That wise one (as above) is fit for immortality.

Thus, if the grief is not on account of Self but on account of the heat and cold as well as the pleasure and pain - then Krishna's direction is to bear it because you will be fit for Moksha if you develop the ability to be unconcerned or same irrespective of those dualities. Again, if we follow that path of bearing the pain etc. there is no scope for grief.

Even apart from the above Krishna proposes another reason for bearing the heat and cold and abandon the grief. That reason is the unreality of Heat and cold.

Krishna says
न असतो विद्यते भावो
the not real (or unreal) has no existence
न अभावो विद्यते सतः
nonexistence is not possible for the real

Heat etc. are effects. They exist through the organs of perception (touch for example) for some time and disappear. They are temporary. They are not eternal. They are not absolutely real. For such unreal things, which cause grief, bear them there is no need to grieve.

The reality is imperishable. The reality by which all this universe is pervaded is imperishable.

The bodies of the embodied self which is eternal do have an end. The body is not there before birth and is not there after death and only the self is eternal. That eternal "self" cannot be killed by any one. He is not born nor does he die.

"वासांसि जीर्णानि यथाविहाय
नवानि गृह्णाति नरोपराणि"॥2.22||

"Just as a man casts off the old clothes and wears new ones, the self too leaves the decaying body and enters a new one".

Continuing his teaching of "Self", Krishna tells us more about the self.

"न एनं छिन्दन्ति अस्त्राणि"
- This (Self) cannot cut by weapons.
"न एनं दहति पावकः"
- This (Self) cannot be burnt by fire.
"न च एनं क्लेदयन्ति आपः"
- water cannot wet this (Self).
"न शोषयति मारुतः"
- the air does not dry it (Self).
"अयं अव्यक्तः"
- This (Self) is invisible
- This (Self) is unthinkable since it cannot be perceived by the organs of perception
" अविकारः"
- This one (Self) has no changes.

Krishna says "knowing this self which is not visible to organs of perception, unthinkable, and unchangeable one does not grieve.

Krishna having established the argument that there is no need to grieve about death with a self that cannot be destroyed, tells one more line of reasoning.

Krishna says "Let us suppose that the "Self" is not eternal, even then there is no need for grief ( 2.26)"
"Arjuna! Death is certain for one born. For one who is dead the birth too is certain. So, you follow the righteous path for warriors. It is better to follow one own duty instead of discarding the same ".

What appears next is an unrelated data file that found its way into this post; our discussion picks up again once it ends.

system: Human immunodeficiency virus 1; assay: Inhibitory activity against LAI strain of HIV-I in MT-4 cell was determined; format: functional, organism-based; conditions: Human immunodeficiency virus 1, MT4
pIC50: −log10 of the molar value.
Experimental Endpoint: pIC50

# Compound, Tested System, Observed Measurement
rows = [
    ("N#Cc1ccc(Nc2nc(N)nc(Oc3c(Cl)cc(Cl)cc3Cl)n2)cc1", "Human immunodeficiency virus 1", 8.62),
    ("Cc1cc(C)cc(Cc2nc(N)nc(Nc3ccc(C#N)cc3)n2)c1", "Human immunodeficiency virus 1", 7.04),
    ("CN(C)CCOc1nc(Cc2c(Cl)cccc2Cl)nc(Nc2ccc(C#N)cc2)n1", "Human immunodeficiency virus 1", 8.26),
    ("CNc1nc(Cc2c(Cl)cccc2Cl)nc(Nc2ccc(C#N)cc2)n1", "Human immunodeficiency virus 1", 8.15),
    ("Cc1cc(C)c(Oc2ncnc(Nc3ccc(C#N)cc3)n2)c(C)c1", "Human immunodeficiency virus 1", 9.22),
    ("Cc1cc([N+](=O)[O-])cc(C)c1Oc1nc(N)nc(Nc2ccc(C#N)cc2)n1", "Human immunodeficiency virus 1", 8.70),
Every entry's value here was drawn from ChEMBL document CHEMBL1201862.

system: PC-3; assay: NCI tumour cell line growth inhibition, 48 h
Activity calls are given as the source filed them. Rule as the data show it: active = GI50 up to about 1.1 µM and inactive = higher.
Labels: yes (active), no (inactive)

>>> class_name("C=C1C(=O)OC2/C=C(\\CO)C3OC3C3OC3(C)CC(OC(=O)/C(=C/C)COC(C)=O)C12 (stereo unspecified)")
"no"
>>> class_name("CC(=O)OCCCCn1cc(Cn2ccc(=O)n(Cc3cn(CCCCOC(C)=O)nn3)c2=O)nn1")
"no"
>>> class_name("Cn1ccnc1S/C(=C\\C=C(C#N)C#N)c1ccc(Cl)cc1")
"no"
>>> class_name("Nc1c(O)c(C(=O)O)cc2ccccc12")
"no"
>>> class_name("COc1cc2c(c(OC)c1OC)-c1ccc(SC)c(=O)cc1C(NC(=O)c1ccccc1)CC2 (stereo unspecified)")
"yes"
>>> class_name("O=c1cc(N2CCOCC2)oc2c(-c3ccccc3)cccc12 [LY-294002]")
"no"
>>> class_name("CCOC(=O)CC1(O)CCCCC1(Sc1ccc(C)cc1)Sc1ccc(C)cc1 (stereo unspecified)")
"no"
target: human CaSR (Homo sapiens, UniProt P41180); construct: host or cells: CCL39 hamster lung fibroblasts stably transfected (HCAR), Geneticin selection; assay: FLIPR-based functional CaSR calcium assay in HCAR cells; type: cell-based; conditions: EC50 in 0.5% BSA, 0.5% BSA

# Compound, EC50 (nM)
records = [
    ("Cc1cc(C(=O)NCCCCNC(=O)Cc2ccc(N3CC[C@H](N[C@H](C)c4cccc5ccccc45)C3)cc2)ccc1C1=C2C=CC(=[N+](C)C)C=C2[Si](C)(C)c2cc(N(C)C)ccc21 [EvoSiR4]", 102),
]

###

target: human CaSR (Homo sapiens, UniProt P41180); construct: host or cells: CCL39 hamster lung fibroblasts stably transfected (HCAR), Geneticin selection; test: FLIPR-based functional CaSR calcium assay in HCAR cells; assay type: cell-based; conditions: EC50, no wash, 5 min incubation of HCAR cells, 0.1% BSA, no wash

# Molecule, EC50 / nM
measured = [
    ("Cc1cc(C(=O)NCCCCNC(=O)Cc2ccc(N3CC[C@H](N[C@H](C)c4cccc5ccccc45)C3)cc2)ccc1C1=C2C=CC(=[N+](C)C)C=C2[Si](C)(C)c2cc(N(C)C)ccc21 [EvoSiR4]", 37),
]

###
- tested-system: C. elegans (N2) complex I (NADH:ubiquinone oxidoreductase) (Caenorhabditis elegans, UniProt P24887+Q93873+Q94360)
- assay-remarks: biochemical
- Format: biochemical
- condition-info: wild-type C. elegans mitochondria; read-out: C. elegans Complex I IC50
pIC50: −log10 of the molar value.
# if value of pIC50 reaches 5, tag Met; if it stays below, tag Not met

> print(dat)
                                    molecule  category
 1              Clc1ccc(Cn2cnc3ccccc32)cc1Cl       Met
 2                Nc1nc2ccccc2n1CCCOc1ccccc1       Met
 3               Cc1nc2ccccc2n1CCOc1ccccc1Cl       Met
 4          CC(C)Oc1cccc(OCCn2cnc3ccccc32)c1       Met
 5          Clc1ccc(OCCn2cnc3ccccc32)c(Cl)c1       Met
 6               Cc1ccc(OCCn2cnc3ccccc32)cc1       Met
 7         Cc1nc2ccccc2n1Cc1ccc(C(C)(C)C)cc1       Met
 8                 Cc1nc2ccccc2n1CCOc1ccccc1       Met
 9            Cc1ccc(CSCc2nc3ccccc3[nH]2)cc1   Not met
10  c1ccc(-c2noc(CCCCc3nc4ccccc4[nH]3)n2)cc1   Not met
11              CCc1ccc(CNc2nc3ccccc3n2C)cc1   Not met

Krishna continues saying that doing battle is his duty irrespective of victory of defeat.

"जातस्य हि ध्रुवो मृत्युः
ध्रुवं जन्म मृतस्य च " ॥2.27||

Krishna says "Arjuna! death is certain for one that is born, to the one who is dead birth is certain". So, the birth and death are unavoidable. Since they are unavoidable there is no need to grieve. Not only that these beings are not known before birth, after birth we see them in the middle. Then after death the beings are not seen. Thus, the beings come from an unseen state and move back to the unseen state. For such being why grieve?(2.28)

This Self is not easily understood by many. This Self also cannot be seen thus becomes a case of wonder and surprise for many (2.29)

This embodied 'Self' is eternal and is not killed even when the body is killed. Thus, there is no need to grieve.

Thus, from the point of view of absolute truth there is no need to grieve.

But one may move away from the arguments based on absolute truth, and look at this from the point of view of only one's duty.

Even then there is no need to grieve.
'हतो वा प्राप्स्यसे स्वर्गं जितो वा भोक्ष्यसे महीं' ॥

"Performing your duty if you die you will attain heaven, if you will you will attain the kingdom!" Krishna concludes this line of thinking saying the following.

Fighting for a just cause is the duty of the warriors. The chance to attain heavens in a battle is rare. If one forsakes his duty and shies away from the battle he will court infamy. If one attains death in battle he courts heavens. On the other hand, if he wins he gains the kingdom.
Hence it is better to follow one's own duty.
For those following "own duty" Krishna has this thought.

सुख दुःखे समे कृत्वा
लाभालाभौ जया जयौ।
ततो युद्धाय युज्यस्व
नैवं पापमवाप्यसि ॥2.38||

"Treating alike the pain and pleasure, winning and losing, with a mind locked with equanimity be ready for the battle. Then you will not incur any sin"

Thus, Krishna teaches Arjuna why one shall not grieve following the principles of Samkhya embodying the knowledge of "Self".

Krishna does not stop with teaching of the knowledge of Self and Samkhya Yoga.
One has to acquire that knowledge of Self.
The knowledge of Self is not one acquired by hearing or by reading or listening.
Among thousands of people who practice one may achieve the status of discovering "Self"